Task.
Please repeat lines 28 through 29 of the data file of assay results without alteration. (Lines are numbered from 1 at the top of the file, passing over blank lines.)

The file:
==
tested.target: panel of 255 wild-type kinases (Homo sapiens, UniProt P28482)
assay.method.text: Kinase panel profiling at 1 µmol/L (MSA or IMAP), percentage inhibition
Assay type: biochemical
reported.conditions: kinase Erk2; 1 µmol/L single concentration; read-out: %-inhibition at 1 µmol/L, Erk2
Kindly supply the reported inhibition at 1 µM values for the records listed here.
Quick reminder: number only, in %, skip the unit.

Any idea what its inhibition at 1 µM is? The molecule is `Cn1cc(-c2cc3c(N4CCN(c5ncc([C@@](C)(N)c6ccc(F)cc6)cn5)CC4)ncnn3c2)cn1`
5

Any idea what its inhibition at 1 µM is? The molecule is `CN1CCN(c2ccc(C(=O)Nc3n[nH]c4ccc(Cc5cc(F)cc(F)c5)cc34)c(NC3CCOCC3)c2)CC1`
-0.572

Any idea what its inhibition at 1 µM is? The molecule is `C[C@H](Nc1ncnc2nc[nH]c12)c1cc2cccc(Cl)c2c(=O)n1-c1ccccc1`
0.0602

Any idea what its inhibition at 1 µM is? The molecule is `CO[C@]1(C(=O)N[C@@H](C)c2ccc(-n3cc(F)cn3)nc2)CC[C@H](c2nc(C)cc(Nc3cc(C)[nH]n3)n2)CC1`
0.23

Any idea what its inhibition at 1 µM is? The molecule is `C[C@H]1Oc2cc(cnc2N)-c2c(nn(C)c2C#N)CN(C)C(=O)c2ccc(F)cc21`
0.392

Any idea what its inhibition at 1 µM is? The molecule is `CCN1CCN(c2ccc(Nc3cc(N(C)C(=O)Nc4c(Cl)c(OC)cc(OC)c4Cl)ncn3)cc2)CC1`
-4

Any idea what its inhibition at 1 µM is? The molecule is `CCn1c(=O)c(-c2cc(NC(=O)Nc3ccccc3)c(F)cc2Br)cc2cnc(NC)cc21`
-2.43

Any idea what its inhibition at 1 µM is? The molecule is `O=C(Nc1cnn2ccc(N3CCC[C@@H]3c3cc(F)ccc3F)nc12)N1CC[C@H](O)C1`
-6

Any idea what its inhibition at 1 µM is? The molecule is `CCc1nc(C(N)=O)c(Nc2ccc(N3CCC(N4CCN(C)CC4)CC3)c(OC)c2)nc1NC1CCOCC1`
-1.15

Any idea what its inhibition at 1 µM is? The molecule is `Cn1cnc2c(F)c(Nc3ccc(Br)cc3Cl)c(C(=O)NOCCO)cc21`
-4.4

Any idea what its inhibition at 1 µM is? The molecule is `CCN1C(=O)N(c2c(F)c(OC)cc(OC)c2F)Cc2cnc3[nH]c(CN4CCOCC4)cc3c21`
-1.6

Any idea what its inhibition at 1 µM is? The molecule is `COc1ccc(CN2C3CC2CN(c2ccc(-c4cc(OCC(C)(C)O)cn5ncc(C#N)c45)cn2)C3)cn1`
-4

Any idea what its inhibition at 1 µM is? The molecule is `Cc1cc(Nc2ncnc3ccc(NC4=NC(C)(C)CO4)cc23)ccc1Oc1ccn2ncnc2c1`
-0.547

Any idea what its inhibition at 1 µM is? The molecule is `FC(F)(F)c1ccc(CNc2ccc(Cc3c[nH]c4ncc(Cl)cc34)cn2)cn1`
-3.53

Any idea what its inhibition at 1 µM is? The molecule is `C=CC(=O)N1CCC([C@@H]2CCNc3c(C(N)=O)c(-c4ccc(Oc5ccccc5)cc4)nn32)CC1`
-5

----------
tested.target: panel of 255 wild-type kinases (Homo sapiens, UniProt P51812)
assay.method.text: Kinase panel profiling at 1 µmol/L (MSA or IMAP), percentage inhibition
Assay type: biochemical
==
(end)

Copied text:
-1.6

Any idea what its inhibition at 1 µM is? The molecule is `COc1ccc(CN2C3CC2CN(c2ccc(-c4cc(OCC(C)(C)O)cn5ncc(C#N)c45)cn2)C3)cn1`